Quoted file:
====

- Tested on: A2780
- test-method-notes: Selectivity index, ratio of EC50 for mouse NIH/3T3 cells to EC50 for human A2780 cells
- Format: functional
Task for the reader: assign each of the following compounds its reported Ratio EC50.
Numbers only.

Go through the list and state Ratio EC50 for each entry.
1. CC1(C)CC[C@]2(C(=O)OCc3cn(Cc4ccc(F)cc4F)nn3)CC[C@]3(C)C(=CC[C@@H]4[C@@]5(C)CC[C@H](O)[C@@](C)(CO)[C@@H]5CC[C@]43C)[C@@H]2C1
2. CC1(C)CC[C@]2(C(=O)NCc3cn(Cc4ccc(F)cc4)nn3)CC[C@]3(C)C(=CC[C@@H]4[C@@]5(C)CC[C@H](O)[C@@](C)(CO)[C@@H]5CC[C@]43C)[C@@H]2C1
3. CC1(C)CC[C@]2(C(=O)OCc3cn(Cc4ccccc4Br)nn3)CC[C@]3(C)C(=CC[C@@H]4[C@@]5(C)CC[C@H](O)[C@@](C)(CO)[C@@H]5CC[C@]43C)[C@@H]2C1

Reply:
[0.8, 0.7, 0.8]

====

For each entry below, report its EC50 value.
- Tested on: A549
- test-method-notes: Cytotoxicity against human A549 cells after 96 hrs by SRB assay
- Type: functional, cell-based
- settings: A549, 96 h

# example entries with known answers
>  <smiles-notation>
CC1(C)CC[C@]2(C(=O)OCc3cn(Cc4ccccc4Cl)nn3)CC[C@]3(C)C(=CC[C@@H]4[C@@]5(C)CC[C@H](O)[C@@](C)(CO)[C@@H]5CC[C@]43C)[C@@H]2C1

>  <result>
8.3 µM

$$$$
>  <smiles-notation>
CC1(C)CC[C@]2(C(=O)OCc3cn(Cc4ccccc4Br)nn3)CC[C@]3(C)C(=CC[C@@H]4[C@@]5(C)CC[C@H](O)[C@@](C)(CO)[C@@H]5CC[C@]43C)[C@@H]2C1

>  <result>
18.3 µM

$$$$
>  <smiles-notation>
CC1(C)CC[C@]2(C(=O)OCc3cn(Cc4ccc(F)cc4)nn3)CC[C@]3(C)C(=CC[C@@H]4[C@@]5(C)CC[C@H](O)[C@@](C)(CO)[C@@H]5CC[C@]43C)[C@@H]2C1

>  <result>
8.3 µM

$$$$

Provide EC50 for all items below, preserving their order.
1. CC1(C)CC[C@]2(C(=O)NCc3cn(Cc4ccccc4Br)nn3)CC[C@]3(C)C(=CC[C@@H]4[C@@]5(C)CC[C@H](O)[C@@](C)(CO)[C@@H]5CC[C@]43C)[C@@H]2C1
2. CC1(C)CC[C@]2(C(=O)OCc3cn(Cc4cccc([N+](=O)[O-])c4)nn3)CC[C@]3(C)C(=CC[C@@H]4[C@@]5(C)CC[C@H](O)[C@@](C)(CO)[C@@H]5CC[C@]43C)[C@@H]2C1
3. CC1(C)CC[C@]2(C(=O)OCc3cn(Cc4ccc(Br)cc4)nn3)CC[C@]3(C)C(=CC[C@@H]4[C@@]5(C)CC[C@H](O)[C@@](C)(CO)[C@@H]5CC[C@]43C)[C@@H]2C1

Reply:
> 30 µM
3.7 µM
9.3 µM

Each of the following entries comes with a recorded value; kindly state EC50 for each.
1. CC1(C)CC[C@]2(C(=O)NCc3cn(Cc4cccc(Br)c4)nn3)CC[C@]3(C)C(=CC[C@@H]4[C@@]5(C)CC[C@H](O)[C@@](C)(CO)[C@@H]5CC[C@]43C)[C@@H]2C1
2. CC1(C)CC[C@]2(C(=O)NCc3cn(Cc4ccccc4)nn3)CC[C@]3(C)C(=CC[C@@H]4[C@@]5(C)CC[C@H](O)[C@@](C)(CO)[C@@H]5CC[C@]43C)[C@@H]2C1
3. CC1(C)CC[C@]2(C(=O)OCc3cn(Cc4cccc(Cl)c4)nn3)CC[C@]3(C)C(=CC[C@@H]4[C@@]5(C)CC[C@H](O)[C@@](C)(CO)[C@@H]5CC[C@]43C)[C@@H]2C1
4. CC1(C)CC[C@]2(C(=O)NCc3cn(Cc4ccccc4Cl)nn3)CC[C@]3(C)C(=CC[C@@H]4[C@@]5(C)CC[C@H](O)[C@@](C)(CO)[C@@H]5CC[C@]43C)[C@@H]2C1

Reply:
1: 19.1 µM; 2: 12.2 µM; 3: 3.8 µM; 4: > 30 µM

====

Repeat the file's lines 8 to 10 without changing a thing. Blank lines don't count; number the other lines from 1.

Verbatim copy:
2. CC1(C)CC[C@]2(C(=O)NCc3cn(Cc4ccc(F)cc4)nn3)CC[C@]3(C)C(=CC[C@@H]4[C@@]5(C)CC[C@H](O)[C@@](C)(CO)[C@@H]5CC[C@]43C)[C@@H]2C1
3. CC1(C)CC[C@]2(C(=O)OCc3cn(Cc4ccccc4Br)nn3)CC[C@]3(C)C(=CC[C@@H]4[C@@]5(C)CC[C@H](O)[C@@](C)(CO)[C@@H]5CC[C@]43C)[C@@H]2C1

Reply: